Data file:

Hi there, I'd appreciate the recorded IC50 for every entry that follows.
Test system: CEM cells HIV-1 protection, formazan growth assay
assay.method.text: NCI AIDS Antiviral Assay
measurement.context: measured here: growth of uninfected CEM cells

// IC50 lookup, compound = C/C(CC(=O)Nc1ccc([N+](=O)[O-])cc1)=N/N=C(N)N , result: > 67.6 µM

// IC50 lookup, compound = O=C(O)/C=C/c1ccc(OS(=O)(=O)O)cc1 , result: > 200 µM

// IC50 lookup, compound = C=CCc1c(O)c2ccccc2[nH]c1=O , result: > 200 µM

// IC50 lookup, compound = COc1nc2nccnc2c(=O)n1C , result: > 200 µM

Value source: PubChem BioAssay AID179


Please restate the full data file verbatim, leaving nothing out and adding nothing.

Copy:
Hi there, I'd appreciate the recorded IC50 for every entry that follows.
Test system: CEM cells HIV-1 protection, formazan growth assay
assay.method.text: NCI AIDS Antiviral Assay
measurement.context: measured here: growth of uninfected CEM cells

// IC50 lookup, compound = C/C(CC(=O)Nc1ccc([N+](=O)[O-])cc1)=N/N=C(N)N , result: > 67.6 µM

// IC50 lookup, compound = O=C(O)/C=C/c1ccc(OS(=O)(=O)O)cc1 , result: > 200 µM

// IC50 lookup, compound = C=CCc1c(O)c2ccccc2[nH]c1=O , result: > 200 µM

// IC50 lookup, compound = COc1nc2nccnc2c(=O)n1C , result: > 200 µM

Value source: PubChem BioAssay AID179